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Neuroblastoma Treatment (PDQ®): Treatment - Patient Information [NCI]
This information is produced and provided by the National Cancer Institute (NCI). The information in this topic may have changed since it was written. For the most current information, contact the National Cancer Institute via the Internet web site at http://cancer.gov or call 1-800-4-CANCER.
General Information About Neuroblastoma
Neuroblastoma is a disease in which malignant (cancer) cells form in nerve tissue of the adrenal gland, neck, chest, or spinal cord.
Neuroblastoma often begins in the nerve tissue of the adrenal glands. There are two adrenal glands, one on top of each kidney in the back of the upper abdomen. The adrenal glands make important hormones that help control heart rate, blood pressure, blood sugar, and the way the body reacts to stress. Neuroblastoma may also begin in the abdomen, in the chest, in nerve tissue near the spine in the neck, or in the spinal cord.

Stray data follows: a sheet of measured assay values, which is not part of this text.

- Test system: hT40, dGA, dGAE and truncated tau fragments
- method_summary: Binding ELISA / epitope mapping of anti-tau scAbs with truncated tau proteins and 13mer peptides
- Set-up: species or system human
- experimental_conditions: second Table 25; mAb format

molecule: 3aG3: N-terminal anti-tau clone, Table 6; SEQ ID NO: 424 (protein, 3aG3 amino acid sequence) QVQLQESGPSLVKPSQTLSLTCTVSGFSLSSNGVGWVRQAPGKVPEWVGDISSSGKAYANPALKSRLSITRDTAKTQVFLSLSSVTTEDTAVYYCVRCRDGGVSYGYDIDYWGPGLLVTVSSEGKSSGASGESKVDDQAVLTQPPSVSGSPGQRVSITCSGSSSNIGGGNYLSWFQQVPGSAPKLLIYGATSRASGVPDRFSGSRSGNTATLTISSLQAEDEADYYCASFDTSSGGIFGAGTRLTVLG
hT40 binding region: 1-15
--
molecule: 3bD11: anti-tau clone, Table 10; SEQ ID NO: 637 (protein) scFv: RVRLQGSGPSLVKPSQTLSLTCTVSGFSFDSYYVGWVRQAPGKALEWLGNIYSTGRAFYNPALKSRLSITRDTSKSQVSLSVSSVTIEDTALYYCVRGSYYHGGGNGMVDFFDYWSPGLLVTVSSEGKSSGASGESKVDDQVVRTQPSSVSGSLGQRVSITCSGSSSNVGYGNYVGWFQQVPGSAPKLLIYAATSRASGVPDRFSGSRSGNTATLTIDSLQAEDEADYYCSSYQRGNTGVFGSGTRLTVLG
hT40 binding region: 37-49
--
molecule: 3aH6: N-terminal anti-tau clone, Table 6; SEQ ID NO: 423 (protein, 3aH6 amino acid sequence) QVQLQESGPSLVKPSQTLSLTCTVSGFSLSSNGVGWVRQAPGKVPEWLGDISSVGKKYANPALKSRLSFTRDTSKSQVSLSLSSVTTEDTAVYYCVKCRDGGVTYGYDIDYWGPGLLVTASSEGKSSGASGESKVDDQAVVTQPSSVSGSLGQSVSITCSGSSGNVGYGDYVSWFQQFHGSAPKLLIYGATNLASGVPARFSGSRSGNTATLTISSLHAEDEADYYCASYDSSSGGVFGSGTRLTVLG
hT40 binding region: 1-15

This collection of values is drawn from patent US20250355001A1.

Anatomy of the female urinary system showing the kidneys, adrenal glands, ureters, bladder, and urethra. Urine is made in the renal tubules and collects in the renal pelvis of each kidney. The urine flows from the kidneys through the ureters to the bladder. The urine is stored in the bladder until it leaves the body through the urethra.
Neuroblastoma most often begins during early childhood, usually in children younger than 5 years of age. It is found when the tumor begins to grow and cause signs or symptoms. Sometimes it forms before birth and is found during a fetal ultrasound.
By the time neuroblastoma is diagnosed, the cancer has usually metastasized (spread). Neuroblastoma spreads most often to the lymph nodes, bones, bone marrow, liver, and in infants, skin.
See the PDQ summary on Neuroblastoma Screening for more information.
Neuroblastoma is sometimes caused by a gene mutation (change) passed from the parent to the child.
Neuroblastoma is sometimes inherited (passed from the parent to the child). Neuroblastoma that is inherited usually occurs at a younger age than neuroblastoma that is not inherited. In inherited neuroblastoma, more than one tumor may form in the adrenal medulla.
Signs and symptoms of neuroblastoma include bone pain and a lump in the abdomen, neck, or chest.